Some appeared nervous when Associated Press journalists stopped by their matches, with several asking if they’d be in trouble for playing cricket in vacant lots in this autocratic nation. Others, however, smiled and invited visitors to watch.

Hary R., an Indian from the southern state of Kerala, showed a reporter the mobile phone app he used to keep track of runs and overs. While Friday’s match was a friendly, there are tournaments organized among the Indian and Sri Lankan communities in Qatar to vie for supremacy.

“We are working throughout the week and we need to just get relaxed and meet our friends just for time pass and entertainment,” he said. His teammates on the Strikers, some of whom wore matching uniforms, shouted at him to keep track of the game.

Pakkirisamy, who shouted encouragement near two discarded couches used by players as a bench, praised his company for helping his colleagues take part in wider competitions.

“From my father and my grandfather, they have been playing in cricket since childhood age,” he said, describing a lifelong love of the game.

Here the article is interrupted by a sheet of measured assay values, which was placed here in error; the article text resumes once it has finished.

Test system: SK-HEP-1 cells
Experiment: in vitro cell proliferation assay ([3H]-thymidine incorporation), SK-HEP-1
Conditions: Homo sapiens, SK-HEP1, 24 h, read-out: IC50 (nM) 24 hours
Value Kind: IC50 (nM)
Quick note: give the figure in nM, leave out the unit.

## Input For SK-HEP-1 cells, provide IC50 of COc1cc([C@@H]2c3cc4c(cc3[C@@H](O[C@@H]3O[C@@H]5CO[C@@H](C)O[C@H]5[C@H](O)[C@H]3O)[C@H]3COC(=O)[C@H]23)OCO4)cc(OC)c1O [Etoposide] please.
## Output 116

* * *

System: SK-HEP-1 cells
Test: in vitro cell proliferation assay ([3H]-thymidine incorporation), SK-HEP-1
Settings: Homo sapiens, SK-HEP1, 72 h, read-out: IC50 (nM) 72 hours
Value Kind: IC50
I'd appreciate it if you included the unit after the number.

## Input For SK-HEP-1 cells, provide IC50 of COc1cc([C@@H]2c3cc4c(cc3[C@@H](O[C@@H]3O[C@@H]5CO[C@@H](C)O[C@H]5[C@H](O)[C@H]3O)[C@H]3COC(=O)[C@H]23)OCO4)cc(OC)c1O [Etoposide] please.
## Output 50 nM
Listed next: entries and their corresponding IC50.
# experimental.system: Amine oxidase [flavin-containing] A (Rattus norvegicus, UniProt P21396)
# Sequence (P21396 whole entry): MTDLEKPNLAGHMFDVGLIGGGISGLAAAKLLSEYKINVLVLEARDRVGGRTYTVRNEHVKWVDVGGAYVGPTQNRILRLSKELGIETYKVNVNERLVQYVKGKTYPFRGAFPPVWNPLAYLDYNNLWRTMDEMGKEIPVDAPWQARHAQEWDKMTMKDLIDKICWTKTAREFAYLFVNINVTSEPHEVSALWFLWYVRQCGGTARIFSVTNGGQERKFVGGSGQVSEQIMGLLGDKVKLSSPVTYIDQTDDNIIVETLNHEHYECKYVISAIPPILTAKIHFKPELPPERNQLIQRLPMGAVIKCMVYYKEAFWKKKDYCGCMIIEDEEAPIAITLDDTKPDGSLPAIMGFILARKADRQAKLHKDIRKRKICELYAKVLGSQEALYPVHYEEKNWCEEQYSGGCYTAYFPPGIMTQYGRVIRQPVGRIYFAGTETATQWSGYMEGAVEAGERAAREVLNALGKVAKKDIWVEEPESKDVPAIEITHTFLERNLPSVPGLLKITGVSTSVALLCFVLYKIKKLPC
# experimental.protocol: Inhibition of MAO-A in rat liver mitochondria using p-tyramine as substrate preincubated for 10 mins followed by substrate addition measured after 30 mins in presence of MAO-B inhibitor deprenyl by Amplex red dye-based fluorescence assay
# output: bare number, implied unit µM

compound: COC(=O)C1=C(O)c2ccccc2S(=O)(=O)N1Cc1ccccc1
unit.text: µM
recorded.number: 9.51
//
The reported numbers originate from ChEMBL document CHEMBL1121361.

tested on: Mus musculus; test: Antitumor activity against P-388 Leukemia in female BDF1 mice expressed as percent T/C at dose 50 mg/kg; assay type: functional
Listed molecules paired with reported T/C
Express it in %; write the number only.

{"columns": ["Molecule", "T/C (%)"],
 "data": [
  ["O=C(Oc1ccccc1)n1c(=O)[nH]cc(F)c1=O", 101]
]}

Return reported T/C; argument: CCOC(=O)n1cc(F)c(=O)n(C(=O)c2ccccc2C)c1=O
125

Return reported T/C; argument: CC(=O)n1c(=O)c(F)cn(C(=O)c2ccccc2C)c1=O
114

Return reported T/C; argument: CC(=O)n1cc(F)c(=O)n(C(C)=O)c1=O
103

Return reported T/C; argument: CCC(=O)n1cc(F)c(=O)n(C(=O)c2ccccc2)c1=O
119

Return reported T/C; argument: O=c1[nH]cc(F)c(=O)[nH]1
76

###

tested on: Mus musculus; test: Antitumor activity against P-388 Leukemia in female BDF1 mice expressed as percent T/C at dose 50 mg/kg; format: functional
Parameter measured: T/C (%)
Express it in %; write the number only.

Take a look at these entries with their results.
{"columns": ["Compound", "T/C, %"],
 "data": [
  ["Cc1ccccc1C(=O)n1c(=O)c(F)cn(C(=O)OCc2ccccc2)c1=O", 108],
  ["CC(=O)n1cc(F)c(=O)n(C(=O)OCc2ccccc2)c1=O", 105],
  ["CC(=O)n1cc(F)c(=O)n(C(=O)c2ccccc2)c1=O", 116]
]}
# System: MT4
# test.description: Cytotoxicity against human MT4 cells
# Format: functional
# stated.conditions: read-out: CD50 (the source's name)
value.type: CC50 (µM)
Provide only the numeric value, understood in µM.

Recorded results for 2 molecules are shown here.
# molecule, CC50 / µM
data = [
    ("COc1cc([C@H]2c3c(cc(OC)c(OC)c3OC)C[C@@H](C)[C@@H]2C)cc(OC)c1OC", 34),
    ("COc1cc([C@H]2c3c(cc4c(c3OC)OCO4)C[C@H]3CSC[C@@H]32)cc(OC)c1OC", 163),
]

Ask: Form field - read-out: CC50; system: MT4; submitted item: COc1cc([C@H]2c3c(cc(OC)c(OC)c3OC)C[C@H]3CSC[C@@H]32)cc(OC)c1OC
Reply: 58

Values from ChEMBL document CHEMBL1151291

Pakkirisamy and his teammates, while lovers of cricket, still were excited about the World Cup being in Qatar.

“We are here for work, we are here for earning something for our family,” he said, adding that being in Qatar means, “It’s easy for us to be there, to see the game on ground, not only the TV.”

Cricket, with its lush green grass pitches, may seem like an anomaly in the deserts of the Arabian Peninsula. However, the need for migrant labor has seen Gulf Arab nations draw cricket-playing workers to their shores for decades.

The United Arab Emirates has a cricket team that qualified for the International Cricket Council’s T20 World Cup in Australia last month.

Dubai in the UAE is even home to the ICC’s headquarters and has hosted major cricket events, including the Indian Premier League, the Pakistan Super League and the T20 championships.

But for laborers in the region, any empty patch of ground can be turned into a pitch.

“You can be in any road. You can be in any place,” Pakkirisamy said. “Any small place, you can play cricket.”


Iran’s Khamenei praises Basij forces for confronting ‘riots’ — TV

Updated 26 November 2022

Iran’s Khamenei praises Basij forces for confronting ‘riots’ — TV

DUBAI: Iran Supreme Leader Ayatollah Ali Khamenei said on Saturday that Basij militia forces sacrificed their lives in “riots” sparked by the death in custody of a young Iranian Kurdish woman in September.